The Doctrine of Piercing the Corporate Veil: Its Legal Significance and Practical Application in Ethiopia

Enyew, Endalew Lijalem (2011) The Doctrine of Piercing the Corporate Veil: Its Legal Significance and Practical Application in Ethiopia. Masters thesis, Addis Ababa University.

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Business can be run through the medium of different forms of business organizations one of which is a company or a corporation. A corporation, once acquired its legal personality, enjoys certain attributes which differentiate it from other forms of unincorporated business organizations like partnerships and joint ventures. Among the attributes of a corporation, the separate legal personality and limited liability of a corporation makes it the chosen mode of business form. The attribute of separate legal personality amplifies the fact that, in the eyes of the law, a company is a person capable of enjoying rights and assuming obligations quite different from the physical or juristic persons who brought it into existence or who may be its members at any given time. The rights and obligations of the individual members are not those of the company and vice versa. The other attribute of a company is limited liability of share holders in which the company will alone be liable for the debts it incurs. That is, if the company becomes unable to pay its debts, the members of that company will not have to contribute towards paying the company’s debts out of their own private funds. The attribute of limited liability of a corporation is known as the veil or shell of incorporation, due to the protection it offers to the share holders by protecting or keeping them from the reach of outsiders (creditors). However, such privilege of limited liability may not always exist for some reasons including when the legal personality of a company is abused and used for illegitimate or unlawful purposes. If it is shown that the legal personality has been abused and used to the detriment of third parties (creditors), the theory of legal personality will be disregarded and it is looked upon as a collection of persons instead of a collection of capital. Consequently, the individual member (s), director (s) and manager (s) will be held liable for the wrongs caused through the use of the legal entity. This process is known as piercing or lifting the corporate veil. This work studies the grounds by which the corporate veil can be pierced under Ethiopian law and the role of courts in applying the doctrine after making a short survey of the common law, where the doctrine got its origin, and civil law legal systems. The study was conducted based on legislative analysis, interview, and case analysis. The findings of the study show that there are many possible statutory grounds of piercing the corporate veil and that judges also have certain degree of discretion in applying the doctrine of piercing the corporate veil in the interest of justice. Finally, this work suggests some recommendations which the writer thinks to be appropriate.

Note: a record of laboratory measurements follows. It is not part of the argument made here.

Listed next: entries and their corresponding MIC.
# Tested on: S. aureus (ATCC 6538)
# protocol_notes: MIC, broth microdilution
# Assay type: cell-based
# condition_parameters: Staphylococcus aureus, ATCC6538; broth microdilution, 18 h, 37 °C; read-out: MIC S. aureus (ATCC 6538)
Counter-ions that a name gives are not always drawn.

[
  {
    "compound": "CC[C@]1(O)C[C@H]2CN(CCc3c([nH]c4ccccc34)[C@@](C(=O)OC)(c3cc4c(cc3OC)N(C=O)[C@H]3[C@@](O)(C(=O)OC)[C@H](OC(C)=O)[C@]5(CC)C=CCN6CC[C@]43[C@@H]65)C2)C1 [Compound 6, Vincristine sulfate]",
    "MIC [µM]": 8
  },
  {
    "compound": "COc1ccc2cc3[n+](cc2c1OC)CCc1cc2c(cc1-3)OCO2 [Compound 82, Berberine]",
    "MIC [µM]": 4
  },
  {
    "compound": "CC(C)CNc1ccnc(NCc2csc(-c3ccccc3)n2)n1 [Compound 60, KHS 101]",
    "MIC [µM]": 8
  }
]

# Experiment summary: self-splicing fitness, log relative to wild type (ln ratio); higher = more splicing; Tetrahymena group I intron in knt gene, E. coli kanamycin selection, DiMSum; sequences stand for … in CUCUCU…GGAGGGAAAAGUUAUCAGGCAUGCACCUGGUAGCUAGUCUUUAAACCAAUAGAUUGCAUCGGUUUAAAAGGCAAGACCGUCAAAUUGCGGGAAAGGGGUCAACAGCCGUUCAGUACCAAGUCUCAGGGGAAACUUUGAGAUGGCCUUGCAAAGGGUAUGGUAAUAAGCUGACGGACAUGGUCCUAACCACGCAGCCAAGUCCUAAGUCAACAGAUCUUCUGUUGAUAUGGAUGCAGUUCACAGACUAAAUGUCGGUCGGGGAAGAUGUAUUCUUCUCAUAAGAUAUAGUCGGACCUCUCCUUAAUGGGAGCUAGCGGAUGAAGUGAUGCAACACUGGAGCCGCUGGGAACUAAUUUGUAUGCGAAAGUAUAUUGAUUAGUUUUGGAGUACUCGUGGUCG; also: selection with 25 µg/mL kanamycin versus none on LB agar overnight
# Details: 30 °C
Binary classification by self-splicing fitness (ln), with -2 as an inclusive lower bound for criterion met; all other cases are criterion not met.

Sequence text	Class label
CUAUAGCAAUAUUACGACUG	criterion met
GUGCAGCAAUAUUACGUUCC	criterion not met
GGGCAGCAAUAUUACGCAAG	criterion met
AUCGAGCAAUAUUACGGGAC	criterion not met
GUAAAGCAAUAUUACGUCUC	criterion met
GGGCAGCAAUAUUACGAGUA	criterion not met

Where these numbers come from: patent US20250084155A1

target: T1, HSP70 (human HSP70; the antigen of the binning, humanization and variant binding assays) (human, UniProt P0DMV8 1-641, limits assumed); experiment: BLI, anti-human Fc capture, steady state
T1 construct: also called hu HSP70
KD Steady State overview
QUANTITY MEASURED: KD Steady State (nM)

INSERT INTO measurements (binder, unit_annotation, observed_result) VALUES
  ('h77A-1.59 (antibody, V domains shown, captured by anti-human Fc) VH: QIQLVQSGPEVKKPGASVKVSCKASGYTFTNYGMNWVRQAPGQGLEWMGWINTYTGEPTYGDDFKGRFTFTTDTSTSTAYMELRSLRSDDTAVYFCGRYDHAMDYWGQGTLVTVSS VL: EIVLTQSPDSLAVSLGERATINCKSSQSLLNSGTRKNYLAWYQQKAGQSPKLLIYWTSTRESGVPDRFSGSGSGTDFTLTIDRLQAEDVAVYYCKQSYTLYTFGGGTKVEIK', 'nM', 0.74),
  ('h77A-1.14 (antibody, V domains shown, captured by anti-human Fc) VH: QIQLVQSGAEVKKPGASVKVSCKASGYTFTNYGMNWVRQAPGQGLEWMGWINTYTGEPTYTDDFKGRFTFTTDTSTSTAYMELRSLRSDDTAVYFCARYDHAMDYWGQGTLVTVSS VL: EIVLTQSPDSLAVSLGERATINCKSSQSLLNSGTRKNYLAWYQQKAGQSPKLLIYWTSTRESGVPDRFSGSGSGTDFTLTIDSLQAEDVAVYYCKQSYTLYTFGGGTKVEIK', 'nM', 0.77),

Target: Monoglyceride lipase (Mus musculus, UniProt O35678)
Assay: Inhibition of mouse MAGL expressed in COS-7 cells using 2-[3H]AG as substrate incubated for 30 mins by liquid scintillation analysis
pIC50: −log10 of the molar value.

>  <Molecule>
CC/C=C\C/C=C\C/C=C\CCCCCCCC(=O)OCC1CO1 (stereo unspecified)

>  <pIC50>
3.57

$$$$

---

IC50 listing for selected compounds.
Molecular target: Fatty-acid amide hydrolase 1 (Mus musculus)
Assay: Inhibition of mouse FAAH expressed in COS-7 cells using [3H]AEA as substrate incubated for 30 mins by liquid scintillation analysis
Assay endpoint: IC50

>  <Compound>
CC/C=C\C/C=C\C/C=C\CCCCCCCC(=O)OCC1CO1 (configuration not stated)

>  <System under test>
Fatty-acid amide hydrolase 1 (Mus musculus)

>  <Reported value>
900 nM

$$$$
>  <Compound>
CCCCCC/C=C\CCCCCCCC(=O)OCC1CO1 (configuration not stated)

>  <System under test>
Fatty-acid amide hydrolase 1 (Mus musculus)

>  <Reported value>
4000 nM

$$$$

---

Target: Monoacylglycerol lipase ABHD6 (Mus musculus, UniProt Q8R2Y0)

Item Type: Thesis (Masters)
Subjects: K Law > K Law (General)
Divisions: Africana
Depositing User: Selom Ghislain
Date Deposited: 24 May 2018 12:08
Last Modified: 24 May 2018 12:08

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